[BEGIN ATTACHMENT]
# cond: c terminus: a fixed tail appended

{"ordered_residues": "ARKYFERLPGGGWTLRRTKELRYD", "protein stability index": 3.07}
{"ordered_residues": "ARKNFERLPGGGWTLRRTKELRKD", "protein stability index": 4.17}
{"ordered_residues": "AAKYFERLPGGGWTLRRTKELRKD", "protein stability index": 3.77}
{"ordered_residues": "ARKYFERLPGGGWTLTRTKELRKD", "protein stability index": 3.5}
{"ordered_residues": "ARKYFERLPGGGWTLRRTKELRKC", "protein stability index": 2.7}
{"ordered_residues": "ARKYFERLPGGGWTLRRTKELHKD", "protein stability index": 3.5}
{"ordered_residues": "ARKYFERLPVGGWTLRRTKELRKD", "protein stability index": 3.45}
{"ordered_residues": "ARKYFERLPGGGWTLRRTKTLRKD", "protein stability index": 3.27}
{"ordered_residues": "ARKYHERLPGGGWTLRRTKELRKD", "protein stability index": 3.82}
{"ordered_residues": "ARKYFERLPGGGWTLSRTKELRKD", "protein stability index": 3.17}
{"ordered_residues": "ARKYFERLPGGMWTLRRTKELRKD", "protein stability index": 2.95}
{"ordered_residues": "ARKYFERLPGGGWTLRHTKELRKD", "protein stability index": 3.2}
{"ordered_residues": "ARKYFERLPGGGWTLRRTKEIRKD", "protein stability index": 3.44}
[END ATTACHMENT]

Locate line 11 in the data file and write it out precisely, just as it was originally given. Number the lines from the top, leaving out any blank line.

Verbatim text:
{"ordered_residues": "ARKYFERLPGGGWTLSRTKELRKD", "protein stability index": 3.17}